The active reading necessary for books takes time. Reading blogs, Facebook, Twitter, etc. can be done in short bursts without much focus. They encourage short attention spans, but reading books requires large amounts of focused time to analyze and absorb the more complex content. It's a pleasure to spend that time on one thing, getting into a flow of thought that spurs new ideas and triggers deeper insights, giving a keen sense of accomplishment.

In the same vein, books encourage deeper thought, as opposed to the short commitment of blogs and articles. On the Internet, reading consists more of flitting from one shiny, interesting thing to another, never really focusing on a single thing for a substantial length of time. It amounts to constantly task switching, and that means rarely scratching beyond the surface of complex and difficult topics. Reading books, on the other hand, requires focused thought over long periods of time. Extended reading clears the mind of all of the nagging notifications and cacophony of interruptions vying for your attention, making room for a singular subject to roam free, to be turned over and explored in detail without distraction. It's a kind of meditation that allows for new thought paths to be traversed and novel ideas to be dissected.

Exploring ideas through reading books is more deliberative than searching the Internet. A book will cover a broad range of issues on a given subject, giving a fuller picture of the landscape. Finding information on the Internet usually involves quickly narrowing the search to target a specific problem that needs to be solved quickly. While it is exceptionally good for that purpose, there is no depth to the knowledge gained, no development of a place in your mind to hold the information for when it may need to be recalled later. The only recourse is to search again the next time that information is needed. Maybe with enough repetition, it will eventually stick.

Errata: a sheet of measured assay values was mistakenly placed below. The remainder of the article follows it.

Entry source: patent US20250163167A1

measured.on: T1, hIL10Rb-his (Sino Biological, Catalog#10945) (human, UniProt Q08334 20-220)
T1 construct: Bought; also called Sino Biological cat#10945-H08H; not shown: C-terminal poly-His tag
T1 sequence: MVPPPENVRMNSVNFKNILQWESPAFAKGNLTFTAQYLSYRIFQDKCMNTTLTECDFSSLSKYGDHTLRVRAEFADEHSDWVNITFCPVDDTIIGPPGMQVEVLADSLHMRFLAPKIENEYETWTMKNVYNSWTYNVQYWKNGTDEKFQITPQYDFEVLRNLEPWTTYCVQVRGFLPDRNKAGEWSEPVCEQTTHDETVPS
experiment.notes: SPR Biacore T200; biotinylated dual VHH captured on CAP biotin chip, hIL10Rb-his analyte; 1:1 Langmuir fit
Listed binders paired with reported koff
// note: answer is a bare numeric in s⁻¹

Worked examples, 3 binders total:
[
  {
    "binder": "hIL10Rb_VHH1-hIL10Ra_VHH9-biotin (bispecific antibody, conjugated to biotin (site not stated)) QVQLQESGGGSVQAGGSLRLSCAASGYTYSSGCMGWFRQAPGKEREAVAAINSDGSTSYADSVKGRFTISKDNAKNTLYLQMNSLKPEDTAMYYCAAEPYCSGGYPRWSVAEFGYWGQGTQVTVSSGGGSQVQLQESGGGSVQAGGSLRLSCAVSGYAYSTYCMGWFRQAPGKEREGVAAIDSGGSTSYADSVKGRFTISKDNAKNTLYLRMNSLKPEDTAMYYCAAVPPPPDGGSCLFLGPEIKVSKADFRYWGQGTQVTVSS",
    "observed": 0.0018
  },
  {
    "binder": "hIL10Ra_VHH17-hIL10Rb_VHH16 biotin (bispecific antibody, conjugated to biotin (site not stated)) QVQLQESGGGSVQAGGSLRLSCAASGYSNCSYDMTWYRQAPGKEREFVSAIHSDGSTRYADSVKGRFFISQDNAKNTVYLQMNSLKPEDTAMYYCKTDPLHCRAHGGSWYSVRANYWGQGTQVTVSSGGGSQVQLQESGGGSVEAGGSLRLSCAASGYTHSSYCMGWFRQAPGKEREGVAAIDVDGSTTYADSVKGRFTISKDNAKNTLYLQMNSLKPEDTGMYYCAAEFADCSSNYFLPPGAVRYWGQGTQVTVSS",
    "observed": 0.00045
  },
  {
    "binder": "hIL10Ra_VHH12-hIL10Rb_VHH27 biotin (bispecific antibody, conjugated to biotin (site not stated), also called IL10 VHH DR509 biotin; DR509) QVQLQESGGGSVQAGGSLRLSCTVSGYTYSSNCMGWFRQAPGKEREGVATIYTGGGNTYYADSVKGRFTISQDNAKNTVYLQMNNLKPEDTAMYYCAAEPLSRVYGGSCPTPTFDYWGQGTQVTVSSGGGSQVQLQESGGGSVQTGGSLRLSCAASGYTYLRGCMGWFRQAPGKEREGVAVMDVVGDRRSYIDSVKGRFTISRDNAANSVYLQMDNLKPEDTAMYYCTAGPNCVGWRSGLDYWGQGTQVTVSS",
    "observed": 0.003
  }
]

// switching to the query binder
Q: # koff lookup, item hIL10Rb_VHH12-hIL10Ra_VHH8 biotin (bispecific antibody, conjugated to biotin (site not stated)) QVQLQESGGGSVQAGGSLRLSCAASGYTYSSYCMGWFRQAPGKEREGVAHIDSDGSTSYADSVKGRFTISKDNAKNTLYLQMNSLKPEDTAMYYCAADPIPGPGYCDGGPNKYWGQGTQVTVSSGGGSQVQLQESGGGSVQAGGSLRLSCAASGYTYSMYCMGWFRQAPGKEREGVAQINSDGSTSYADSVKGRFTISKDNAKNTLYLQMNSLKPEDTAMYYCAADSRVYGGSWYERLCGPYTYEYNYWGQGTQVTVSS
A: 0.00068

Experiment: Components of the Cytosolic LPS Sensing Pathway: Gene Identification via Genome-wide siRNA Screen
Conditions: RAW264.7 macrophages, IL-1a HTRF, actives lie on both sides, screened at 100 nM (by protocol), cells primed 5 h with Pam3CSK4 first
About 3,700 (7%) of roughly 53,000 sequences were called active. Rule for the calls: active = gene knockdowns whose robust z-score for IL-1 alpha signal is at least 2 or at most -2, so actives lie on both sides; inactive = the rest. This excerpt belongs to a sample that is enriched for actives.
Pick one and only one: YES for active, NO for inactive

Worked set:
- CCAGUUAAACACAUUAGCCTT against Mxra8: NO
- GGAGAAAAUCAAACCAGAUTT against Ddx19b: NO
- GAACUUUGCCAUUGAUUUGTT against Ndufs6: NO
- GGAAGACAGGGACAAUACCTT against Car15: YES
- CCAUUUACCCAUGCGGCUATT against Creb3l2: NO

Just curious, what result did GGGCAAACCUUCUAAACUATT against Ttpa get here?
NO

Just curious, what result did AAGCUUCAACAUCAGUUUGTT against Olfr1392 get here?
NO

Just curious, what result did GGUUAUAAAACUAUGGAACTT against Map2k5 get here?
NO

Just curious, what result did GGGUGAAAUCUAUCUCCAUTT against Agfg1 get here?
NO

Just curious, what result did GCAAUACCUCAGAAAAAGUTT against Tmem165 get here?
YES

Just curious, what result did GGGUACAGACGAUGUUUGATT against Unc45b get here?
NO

The additional time invested in studying books is not time wasted. Putting more focused time into a book will yield greater returns because that extra time spent thinking about the subject literally changes your mind by making new pathways to store knowledge as the book presents more complex material that builds upon earlier fundamentals. Having an organized progression of content is key to developing a clear and complete understanding of a subject that is difficult to obtain through fragmented, disparate, unstructured tutorials and articles online. If multimedia is involved, it's been found that understanding and retention suffers even more because the distraction of multiple forms of media presented together inhibits our ability to focus and integrate the information presented.

Even more so, reading a book is an escape from the constant pull of Internet distractions and information overload. Oftentimes after surfing around on the Internet for a couple hours, lazily tapping through one link after another, I leave feeling exhausted and drained. But I can read a good book for those same hours and feel refreshed and energized, my brain happily turning over the consumed plot twists of a thrilling novel or possibilities of a technical book. Books are a way to get lost in our own imagination, guided by someone else's. It can be a calm reprieve, a refreshing exercise, and a thrilling adventure, all at the same time.

The Internet seems to be taking over our collective attention more and more, especially with the super-catalyst of the ubiquitous smartphone, but forgetting about books altogether would be a tremendous tragedy. Books center our thoughts in ways the Internet cannot. Books encourage deep focus and concentration that helps us achieve higher levels of thought. Books provide an escape from the relentless press of our busy, overloaded connected lives. I will always love cracking open a book to get lost in its pages. I hear one calling for me now. I think it's time to go read.